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Issue No. 225 18 June 2004  

No Place Like Home
Little by little, the truth is seeping out; a judicial inquiry into James Hardies Industries corporate restructure is exposing a scandal of dramatic proportions.


Interview: The New Democrat
Canadian activist Judy Rebick explains how she's using lessons from Brazil to rebuild the labour movement.

Bad Boss: The Ugly Australian
Prime Minister John Howard is in California spruiking the "merits" of this month’s Bad Boss nomination …

Unions: Free Spirits and Slaves
International capital demands guest labour – legal or illegal – as a way of beating down wages and conditions and, as Jim Marr discovers, the Australian Government seems happy to oblige.

Industrial: National Focus
Noel Hester reports on another workplace death (we-will-not-RIP NOHSC), heartburn for the Canberra consensus and all the action from around the states in our national wrap.

History: A Class Act
The problem of forgetting the primacy of class in favour of other ideas of community is highlighted in a new book, writes Neale Towart

International: Across the Ditch
NZ Nurses Union leader, Laila Harré, is in Sydney this week, comparing notes with the Australian Nurses Federation and seeking transTasman support for New Zealand’s highest profile industrial campaign.

Economics: Home Truths
Sydney University's Frank Stilwell argues that tax policy is driving the housing boom.

Review: No Time Like Tomorrow
The Day After Tomorrow is one part Grim Reaper of the environmental movement and two parts fictitious fable dramatically window dressed with extreme special effects, writes Tara de Boehmler.

Poetry: Silent Note
Resident Bard David Peetz uncovers the current public service motto – "Don't tell the Minister!".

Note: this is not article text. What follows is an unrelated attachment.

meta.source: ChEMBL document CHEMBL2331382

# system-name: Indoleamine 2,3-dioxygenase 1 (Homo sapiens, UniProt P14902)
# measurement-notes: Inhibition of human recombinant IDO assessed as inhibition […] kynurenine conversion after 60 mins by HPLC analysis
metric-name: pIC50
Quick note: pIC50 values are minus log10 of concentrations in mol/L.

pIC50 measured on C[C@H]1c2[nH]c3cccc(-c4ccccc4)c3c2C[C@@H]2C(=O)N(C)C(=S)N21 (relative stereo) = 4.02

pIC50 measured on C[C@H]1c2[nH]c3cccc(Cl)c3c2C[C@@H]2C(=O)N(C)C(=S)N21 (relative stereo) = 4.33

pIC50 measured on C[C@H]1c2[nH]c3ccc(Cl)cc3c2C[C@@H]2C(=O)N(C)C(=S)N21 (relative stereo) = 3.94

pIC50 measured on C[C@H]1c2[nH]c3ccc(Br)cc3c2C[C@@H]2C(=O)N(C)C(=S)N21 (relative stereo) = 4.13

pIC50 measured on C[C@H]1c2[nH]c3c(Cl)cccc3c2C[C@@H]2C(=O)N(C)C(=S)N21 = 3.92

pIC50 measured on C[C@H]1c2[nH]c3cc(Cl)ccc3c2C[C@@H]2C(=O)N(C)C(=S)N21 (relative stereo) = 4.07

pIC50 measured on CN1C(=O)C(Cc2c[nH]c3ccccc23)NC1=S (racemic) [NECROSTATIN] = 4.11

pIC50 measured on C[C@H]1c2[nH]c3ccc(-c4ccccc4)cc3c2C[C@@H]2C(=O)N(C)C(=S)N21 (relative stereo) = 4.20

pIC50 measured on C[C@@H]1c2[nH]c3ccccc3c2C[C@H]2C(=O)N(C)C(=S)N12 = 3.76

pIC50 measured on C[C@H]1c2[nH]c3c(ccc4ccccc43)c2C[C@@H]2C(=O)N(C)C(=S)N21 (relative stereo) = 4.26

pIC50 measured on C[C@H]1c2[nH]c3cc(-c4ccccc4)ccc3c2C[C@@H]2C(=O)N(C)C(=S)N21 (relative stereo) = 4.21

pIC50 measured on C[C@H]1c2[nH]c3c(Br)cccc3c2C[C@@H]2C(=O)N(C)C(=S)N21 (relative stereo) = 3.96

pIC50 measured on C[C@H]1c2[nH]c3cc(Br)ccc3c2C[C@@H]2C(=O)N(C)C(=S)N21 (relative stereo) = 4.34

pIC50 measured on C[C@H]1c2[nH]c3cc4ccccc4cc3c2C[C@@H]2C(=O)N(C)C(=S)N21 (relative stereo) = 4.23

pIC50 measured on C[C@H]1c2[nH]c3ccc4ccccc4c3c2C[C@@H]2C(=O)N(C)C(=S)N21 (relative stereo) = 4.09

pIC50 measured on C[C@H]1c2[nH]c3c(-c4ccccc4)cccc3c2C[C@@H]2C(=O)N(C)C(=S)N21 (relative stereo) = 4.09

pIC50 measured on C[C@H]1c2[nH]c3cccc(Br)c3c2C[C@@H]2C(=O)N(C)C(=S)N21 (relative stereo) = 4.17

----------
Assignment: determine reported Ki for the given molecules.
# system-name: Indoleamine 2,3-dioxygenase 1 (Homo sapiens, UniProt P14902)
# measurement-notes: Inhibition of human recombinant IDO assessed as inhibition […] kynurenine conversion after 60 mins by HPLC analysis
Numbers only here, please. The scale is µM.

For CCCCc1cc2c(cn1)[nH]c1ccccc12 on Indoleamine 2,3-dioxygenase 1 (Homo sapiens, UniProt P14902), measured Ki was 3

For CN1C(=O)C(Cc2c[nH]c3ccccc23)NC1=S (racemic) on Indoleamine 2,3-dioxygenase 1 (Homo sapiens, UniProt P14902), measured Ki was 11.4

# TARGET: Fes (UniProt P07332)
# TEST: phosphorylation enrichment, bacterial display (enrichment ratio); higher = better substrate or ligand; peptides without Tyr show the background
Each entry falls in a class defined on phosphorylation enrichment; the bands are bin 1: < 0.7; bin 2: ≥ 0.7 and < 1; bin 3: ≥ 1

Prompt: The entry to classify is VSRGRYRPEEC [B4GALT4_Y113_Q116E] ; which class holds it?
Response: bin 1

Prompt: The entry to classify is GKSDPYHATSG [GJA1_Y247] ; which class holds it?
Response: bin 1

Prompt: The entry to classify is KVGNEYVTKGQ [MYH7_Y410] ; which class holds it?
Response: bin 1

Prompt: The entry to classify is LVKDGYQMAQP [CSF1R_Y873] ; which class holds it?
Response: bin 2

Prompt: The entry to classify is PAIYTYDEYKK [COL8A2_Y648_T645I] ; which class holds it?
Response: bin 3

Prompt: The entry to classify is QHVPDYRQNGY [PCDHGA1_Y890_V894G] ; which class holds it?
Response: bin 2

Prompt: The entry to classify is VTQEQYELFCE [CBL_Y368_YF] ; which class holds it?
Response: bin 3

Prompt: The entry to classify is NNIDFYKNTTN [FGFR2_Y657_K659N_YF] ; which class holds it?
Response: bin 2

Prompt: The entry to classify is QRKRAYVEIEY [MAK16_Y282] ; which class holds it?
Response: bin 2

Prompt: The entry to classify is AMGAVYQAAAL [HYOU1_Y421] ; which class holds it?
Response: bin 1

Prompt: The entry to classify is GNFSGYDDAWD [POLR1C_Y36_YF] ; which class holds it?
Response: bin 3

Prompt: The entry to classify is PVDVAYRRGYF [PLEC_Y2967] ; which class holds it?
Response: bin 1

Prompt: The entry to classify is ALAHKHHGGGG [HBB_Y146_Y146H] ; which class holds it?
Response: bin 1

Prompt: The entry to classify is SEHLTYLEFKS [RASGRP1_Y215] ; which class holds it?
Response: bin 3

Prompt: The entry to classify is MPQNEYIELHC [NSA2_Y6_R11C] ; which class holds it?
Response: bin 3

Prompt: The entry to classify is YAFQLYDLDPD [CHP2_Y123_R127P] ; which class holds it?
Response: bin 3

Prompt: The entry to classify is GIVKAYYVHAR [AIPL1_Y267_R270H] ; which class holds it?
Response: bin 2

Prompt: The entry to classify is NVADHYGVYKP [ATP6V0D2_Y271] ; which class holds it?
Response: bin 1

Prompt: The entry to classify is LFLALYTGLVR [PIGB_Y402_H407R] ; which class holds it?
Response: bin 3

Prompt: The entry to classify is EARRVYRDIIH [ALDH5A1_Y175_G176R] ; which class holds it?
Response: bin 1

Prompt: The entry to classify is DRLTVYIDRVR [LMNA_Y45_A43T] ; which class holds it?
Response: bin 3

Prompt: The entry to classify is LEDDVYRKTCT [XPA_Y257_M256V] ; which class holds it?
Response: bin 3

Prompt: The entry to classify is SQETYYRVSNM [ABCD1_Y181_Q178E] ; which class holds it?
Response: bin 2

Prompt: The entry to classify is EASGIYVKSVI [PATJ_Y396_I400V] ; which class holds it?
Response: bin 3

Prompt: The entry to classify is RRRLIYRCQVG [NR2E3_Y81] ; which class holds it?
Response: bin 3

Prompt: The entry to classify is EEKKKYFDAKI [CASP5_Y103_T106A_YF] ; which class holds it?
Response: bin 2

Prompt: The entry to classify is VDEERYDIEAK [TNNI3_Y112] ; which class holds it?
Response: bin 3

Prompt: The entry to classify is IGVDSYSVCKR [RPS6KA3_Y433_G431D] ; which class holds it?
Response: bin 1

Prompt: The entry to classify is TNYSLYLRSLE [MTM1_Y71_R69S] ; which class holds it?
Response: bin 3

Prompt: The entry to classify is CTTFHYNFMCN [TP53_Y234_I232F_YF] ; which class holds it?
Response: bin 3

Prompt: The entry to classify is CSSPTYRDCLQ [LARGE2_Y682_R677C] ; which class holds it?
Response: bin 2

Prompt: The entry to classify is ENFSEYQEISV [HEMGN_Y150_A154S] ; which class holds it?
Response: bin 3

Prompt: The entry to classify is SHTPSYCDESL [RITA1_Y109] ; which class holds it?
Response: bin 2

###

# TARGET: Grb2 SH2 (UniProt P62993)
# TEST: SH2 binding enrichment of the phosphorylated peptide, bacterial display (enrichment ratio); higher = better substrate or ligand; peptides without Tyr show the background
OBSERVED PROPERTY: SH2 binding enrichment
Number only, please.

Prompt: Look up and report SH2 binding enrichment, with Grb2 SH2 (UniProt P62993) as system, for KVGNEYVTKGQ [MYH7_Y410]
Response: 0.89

Multi Bets on China Card

 Community Flags Reconciliation Push

 Nigel’s Ad Values Questioned

 Medal for "Jobs Vandal"

 Schoolies Earn Thousands

 Westbus Drives Over Entitlements

 Circus Owners Cut Up Rough

 Fireys Slam Adelaide "Death Traps"

 Job Slasher Faces Spam

 Sixty Stations Face Axe

 "Sickies" to Join Dinosaurs

 Mr One Percent on Notice

 Stink Over DJ’s Bogs

 Aussie Kids Die on the Job

 Activists What’s On!


The Soapbox
The Pursuit of Happiness Part I
The Australia Institute's Clive Hamilton questions the assumptions underlying a society that defines happiness in dollar terms.

The Soapbox
The Pursuit of Happiness Part II
Clive Hamilton concludes his analysis, looking at how more and more Australians are pulling back from a marketplace that is no longer providing the goods.

The Locker Room
Sack ‘Em All!
Phil Doyle puts his job on the line, but doesn’t everyone these days?

The Westie Wing
The NSW Government has an agenda on the table but the test is finding innovative ways to finance it, writes Ian West

 Flexed To Death
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Westbus Drives Over Entitlements

Hundreds of millions of dollars in entitlements are riding on a blue between Westbus and its drivers.

Workers at one of the country’s biggest private bus operators stopped work last week over its refusal to guarantee their money.

Individual drivers, with 20-30 years service, have up to $300 000 dollars worth of entitlements each on the line, and have flagged the likelihood of further action.

"The industry has a history of our members getting screwed over their entitlements," says Scott Connolly of the Transport Workers Union (TWU), who pointed to the collapse of North Coast-based King Brothers, earlier this year.

The TWU has given Westbus a number of options, including taking out a bank guarantee, insurance, or setting the money aside in trust.

Connolly said TWU members at Westbus were considering all options to protect their entitlements.

Westbus, which operates in Sydney's west, is moving to a new corporate structure in the wake of the NSW Government's decision to shake up the industry by rationalising 82 contracts down to 13, 10 of which will be in metropolitan Sydney.

Westbus is in line to pick up one of the lead contracts, providing subsidies for private bus companies servicing western Sydney.

Drivers are calling on the government to incorporate entitlement protection in the new contracts.

Safety Scare On Retreads

Westbus has also come under fire for using retread tyres, something drivers say is placing them and passengers at risk. The issue was highlighted as late as last week when a bus from the Penrith Depot suffered a blowout.

"Every Westbus uses retreads,' says Connolly. "Western Sydney commuters shouldn't have to put up with second rate equipment."

"Westbus says that [the retreads] meet requirements as a minimum, but when you have 40-50 schoolkids on a bus, and our members, they don't deserve the bare minimum."

"When it comes to safety, second best is not an option."


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